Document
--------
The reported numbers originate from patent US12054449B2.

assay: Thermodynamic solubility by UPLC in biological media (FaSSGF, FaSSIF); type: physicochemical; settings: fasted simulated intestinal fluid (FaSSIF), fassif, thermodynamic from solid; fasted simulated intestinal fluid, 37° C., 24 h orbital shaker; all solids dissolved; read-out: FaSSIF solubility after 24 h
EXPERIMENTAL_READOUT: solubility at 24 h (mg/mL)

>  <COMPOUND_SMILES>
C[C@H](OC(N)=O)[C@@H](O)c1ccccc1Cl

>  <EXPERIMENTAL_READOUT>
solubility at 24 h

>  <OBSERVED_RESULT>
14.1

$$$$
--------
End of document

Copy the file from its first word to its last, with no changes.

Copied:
The reported numbers originate from patent US12054449B2.

assay: Thermodynamic solubility by UPLC in biological media (FaSSGF, FaSSIF); type: physicochemical; settings: fasted simulated intestinal fluid (FaSSIF), fassif, thermodynamic from solid; fasted simulated intestinal fluid, 37° C., 24 h orbital shaker; all solids dissolved; read-out: FaSSIF solubility after 24 h
EXPERIMENTAL_READOUT: solubility at 24 h (mg/mL)

>  <COMPOUND_SMILES>
C[C@H](OC(N)=O)[C@@H](O)c1ccccc1Cl

>  <EXPERIMENTAL_READOUT>
solubility at 24 h

>  <OBSERVED_RESULT>
14.1

$$$$